Counterpoint Opinion: Where The Review got it wrong


Sam Newman, Review Staff

Feature Photo By: Myriam Alcala – A logo of a Rangeview Student Leadership shirt displays the school’s double R’s. A Review opinion column that published earlier this week has created a lot of controversy on whether or not leadership is representative of Rangeview’s student body.

The Raider Review recently published an opinion piece called “Opinion: Why does leadership look so white?” by Myriam Alcala. It addressed a genuine observation of Rangeview’s student leadership being primarily white, and has sparked some tension between leadership and The Review, two highly vocal groups within the school. Structurally, the piece was well written, and it made some very solid points.

Furthermore, I agree with the final statements of the published article, stating that more minorities need to run for leadership. However, I do see a few flaws within the article, and would therefore like to put forth my own opinion.

On Diversity Within Rangeview:

Let’s begin with Alcala’s beginning point, the point that launched the whole piece into a full swing.

When I walk through the halls of Rangeview High School, I feel like I travel the world in the span of five minutes.

I hear other students greeting friends in the hall: “Que Onda!?!”

I pass the commons and hear a faint melody of banda music playing on someone’s phone, pass the CCC and see BSA (Black Student Alliance) meeting.

Then, I walk into the theater – fourth period – to a completely different world.

Now, I’ll address Alcala’s first sentence first. Walking through Rangeview truly is like travelling the world in five minutes. Almost any ethnicity and race that you could imagine, we have it. It’s fascinating, and it gives me pride to know that I am a student at such a diverse school. Every day, I hear half a dozen languages that I can’t speak; every day, I hear new music, see new faces, and smell new foods. Rangeview is so incredibly diverse, and I love it for that.

But, believe it or not, white people are a part of that diversity as well. The way Alcala describes her experience walking through the halls of Rangeview, I picture her seeing such amazing people and cultures, then entering the theater during fourth period to the bland, the ordinary. In my mind, it seems to me that Alcala is claiming that all diversity of Rangeview ends at the theater doors. That’s not the case.

White people are as much a part of diversity as every other race.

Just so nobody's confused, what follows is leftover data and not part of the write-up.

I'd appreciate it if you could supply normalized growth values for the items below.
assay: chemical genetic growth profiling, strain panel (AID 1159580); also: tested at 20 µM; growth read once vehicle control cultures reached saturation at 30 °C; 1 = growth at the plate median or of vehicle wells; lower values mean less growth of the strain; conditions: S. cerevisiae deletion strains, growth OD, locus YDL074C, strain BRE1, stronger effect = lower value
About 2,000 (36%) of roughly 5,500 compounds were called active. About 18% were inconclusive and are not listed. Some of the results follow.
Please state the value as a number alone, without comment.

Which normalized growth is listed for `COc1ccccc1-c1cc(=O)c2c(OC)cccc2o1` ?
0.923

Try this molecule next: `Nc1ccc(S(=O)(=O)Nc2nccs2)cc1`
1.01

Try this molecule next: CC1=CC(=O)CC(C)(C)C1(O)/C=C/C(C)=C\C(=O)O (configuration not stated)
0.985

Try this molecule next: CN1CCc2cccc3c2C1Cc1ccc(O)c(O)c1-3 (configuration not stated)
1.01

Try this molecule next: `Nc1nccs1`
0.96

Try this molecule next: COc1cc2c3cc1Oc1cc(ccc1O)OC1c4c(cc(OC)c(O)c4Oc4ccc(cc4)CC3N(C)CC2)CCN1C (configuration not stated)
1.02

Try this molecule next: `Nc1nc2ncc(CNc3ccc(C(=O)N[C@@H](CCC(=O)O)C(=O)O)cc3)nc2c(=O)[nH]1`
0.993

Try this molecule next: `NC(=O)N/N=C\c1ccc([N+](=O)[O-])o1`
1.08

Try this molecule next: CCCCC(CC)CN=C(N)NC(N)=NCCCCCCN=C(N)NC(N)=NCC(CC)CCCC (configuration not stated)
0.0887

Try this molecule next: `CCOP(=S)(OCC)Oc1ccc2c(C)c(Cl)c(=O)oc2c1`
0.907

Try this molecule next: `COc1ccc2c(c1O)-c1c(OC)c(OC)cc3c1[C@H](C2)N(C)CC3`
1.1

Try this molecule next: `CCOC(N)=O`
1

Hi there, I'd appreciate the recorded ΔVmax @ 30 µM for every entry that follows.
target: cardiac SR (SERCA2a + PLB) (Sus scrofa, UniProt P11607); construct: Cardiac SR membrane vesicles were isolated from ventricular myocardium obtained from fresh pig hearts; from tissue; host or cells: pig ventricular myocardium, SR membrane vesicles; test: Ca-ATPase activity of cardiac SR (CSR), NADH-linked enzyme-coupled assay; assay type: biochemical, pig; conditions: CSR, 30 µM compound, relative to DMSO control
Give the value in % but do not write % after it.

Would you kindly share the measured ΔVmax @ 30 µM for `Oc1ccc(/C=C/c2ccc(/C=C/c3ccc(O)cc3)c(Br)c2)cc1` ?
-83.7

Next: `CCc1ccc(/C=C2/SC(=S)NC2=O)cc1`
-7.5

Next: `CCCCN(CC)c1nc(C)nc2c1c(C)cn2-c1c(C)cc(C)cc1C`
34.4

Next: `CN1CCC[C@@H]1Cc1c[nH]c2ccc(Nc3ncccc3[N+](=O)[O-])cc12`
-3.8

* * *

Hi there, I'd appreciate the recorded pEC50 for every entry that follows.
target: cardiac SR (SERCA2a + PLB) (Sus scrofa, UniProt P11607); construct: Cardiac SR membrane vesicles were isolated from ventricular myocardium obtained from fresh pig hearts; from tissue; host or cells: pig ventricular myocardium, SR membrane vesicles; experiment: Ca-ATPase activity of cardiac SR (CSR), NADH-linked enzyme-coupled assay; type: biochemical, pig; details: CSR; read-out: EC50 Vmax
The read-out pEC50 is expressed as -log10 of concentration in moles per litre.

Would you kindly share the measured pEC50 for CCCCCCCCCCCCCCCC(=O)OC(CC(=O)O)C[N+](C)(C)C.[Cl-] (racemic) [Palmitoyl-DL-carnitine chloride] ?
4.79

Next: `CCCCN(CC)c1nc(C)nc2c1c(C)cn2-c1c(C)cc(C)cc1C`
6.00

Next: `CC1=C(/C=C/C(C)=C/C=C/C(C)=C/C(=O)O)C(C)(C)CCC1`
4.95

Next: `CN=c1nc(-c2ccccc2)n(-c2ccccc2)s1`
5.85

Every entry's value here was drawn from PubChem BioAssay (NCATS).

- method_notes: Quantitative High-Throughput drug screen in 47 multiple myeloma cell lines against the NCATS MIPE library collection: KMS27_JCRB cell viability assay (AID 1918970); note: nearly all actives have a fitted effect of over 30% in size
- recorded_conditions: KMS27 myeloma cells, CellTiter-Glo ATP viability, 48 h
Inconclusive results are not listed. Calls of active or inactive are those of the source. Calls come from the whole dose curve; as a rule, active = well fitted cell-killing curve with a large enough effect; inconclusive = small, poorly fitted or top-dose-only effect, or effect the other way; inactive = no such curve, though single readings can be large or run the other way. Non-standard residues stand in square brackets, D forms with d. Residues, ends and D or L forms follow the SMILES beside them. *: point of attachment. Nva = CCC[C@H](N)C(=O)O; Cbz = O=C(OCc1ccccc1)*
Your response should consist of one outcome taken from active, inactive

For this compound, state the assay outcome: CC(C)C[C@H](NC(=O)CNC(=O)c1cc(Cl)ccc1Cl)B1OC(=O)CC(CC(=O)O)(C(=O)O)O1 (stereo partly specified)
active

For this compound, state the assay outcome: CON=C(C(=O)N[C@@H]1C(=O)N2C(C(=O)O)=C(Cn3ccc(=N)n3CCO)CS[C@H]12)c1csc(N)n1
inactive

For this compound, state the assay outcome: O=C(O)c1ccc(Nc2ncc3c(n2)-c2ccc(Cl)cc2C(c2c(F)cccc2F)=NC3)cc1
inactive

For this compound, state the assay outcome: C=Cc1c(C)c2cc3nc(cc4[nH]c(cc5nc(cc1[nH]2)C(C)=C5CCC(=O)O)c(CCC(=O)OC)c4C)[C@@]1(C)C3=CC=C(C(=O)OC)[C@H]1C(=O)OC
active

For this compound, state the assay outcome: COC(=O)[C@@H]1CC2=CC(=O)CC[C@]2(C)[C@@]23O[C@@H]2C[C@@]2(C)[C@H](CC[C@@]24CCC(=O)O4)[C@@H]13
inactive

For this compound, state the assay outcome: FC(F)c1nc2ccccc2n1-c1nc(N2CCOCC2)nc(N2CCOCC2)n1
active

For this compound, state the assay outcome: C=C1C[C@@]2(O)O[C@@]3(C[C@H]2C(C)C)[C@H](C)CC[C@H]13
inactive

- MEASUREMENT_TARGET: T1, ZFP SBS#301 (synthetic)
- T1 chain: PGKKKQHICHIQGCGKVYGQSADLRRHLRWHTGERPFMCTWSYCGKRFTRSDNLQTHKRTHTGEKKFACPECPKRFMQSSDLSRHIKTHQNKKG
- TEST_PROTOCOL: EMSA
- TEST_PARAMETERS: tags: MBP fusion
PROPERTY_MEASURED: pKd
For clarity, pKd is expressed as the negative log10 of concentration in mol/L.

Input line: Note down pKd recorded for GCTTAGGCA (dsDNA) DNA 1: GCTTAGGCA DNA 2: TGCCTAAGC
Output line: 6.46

‘White’ isn’t a base race or ethnicity that all other races are upgrades of; white is completely separate from black is completely separate from Hispanic is completely separate from Asian… you get the idea. Each and every group of people is completely separate, and each and every group contributes to diversity.

Therefore, white music, white faces, and white food are just as much a part of Rangeview’s culture as the rest. No more. No less.

Of course, in the ideal world, race would have no more importance to humanity as a whole than the color of one’s eyes, but, unfortunately, we don’t yet live in a world where that is a case. Instead, we live in a world where race seems to define everything, both positive and negative.

On Leadership Failing to Provide a Student Voice:

Now, on to one of Alcala’s largest, most developed, and most important points.

A few days ago in class we were told to rank things that were most important to make a good student council. In our group ‘providing student voice’ was one of the last things on the list.

This is a problem. Let’s be honest. I agree with Alcala all the way here. If leadership isn’t providing a student voice, then what is their purpose?

I understand that leadership does do a lot of hard work for our school, and that does deserve to be recognized. But, to my knowledge, the whole point of student leadership is to make a voice for the students within the school, and if they are placing that as one of the last priorities on their list, that is an issue.

That said, race has nothing to do with that.

It is not because of race or ethnicity that leadership is failing to represent the student voice, if that’s the case. That failure is due to their training, their attitude, and their mixed priorities. All of that should have been addressed in Alcala’s article, or in a separate article. Perhaps it will be eventually, as I will only touch on it at the moment.

Alcala claims that, when Rangeview STUCO hosted a leadership conference, student voice wasn’t even an option for students to learn about. Now, correct me if I’m wrong, but that doesn’t seem like a race issue to me. It seems that, even if STUCO was split perfectly evenly among races and ethnicities, or if it was primarily minority, the same issue would arise. There would still be a lack of priority within leadership that would fail to convey the importance of being a voice for students.

Regardless of ethnic makeup within STUCO, they go through the same training, have the same teacher leadership, and experience the same problems. The problem lies within how leadership functions, not within who makes up the group.

On Minorities Being Underrepresented in Leadership:

Alcala then uses some statistics that are, to the best of my knowledge, entirely accurate.

Rangeview High School is home to one of the most diverse populations of students in Colorado: We are 37% Hispanic/Latino, 27% White, 22% Black/African American, 5.5% Asian, 2.28% Native and/or Pacific Islander, according to Counselor Kyle Hirsch….